06 May Debt provision swells as Westpac profit falls
By ROELAND van den BERGH – The Dominion Post
Westpac New Zealand is blaming the unprecedented economic downturn for a 15 per cent cut to its tax-paid profit of $202 million for the half year to March. Bad and doubtful debt provisioning ballooned to $184m from $61m a year earlier as the deteriorating economy impacted on business and households.
A total of 140 Westpac customers lost their homes in mortgagee sales during the half year, the same number as for the whole of the previous year.
Chief executive George Frazis said the result reflected an “unprecedented set of external circumstances”. He expected economic conditions to continue to be challenging for some time.
Even if the recession ended next year, it would take six months before the effects washed their way through business activity, Mr Frazis said. “In the circumstances this is a sound result.” But while the bottom line was down, core earnings were up 13 per cent to $471m.
Net interest income gained 10 per cent to $622m, while other income, including fees, was up 5 per cent to $214m. Mr Frazis said the reduced bottom line demonstrated that Westpac was shouldering its share of the economic downturn burden. “The fact that underlying profit is up is very pleasing from an economic perspective.”
It showed that the bank was continuing to lend, which was the No1 concern for business, Mr Frazis said. That compared with the situation in the United States and Britain where widespread bank failures had seen lending dry up, hindering the economic recovery, he said.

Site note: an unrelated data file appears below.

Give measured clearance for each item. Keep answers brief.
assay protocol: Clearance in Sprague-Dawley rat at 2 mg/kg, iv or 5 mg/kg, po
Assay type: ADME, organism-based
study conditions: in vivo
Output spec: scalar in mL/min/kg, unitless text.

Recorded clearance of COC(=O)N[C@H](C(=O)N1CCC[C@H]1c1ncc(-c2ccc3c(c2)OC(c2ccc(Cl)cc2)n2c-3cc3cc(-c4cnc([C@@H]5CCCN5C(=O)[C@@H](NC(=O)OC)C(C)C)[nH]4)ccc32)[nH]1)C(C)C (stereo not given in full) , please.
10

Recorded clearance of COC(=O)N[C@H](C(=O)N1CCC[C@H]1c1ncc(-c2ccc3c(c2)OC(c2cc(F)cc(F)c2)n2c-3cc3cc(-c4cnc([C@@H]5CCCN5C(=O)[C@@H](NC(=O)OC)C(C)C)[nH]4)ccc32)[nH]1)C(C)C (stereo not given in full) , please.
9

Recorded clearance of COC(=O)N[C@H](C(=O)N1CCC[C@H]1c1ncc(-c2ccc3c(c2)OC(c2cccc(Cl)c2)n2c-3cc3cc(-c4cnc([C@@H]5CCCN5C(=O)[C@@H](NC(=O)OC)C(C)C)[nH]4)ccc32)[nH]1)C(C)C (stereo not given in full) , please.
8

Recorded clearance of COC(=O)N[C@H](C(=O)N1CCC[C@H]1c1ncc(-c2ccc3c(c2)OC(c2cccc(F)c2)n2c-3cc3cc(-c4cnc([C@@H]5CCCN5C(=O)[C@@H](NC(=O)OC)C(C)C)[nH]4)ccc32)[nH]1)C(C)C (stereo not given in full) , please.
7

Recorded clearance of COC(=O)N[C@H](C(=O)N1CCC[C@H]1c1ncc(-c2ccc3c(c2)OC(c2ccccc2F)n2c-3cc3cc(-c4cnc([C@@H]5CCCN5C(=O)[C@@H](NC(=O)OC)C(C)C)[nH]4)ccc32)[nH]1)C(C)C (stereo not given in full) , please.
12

Business lending was up 9 per cent, mainly through the agriculture, infrastructure and small business sectors. “We have provided an additional $350 million over the last six months to help small businesses invest, grow and protect jobs,” Mr Frazis said. Most of the impaired loans were in business lending.
Small businesses also often used their homes as a security for a commercial loan. Businesses have complained that lower official interest rates were not being passed through to the same extent as mortgage lending. But Mr Frazis said the interest rates the bank had to pay to attract domestic deposits, which made up 60 per cent of the bank’s funding, were significantly higher than the official cash rate.
Funding rates from international wholesale markets, which made up the balance, were dramatically higher because of the global credit crisis which was showing little sign of easing. Margins on lending had improved slightly to 2.25 per cent, but were still below those earned three years ago.
Deposits grew 6 per cent to $28 billion and total loans stood at $47.1b, up 4 per cent. Home lending had slowed to 3 per cent as households looked to reduce debt. Lending growth was expected to remain subdued as a result of reduced demand and more customers would come under pressure as the effects of the slowing economy became more widespread, including more job losses.
“We are seeing more pressure across our business customers and expect consumer stress to grow as unemployment rises,” Mr Frazis said. As a result provisioning for bad and doubtful debt would remain high into next year, he said. Higher costs were offset by revenue growth giving a 250-basis-points improvement in the expense to income ratio to 43.7 per cent.
Westpac was well placed to weather the current economic conditions, Mr Frazis said.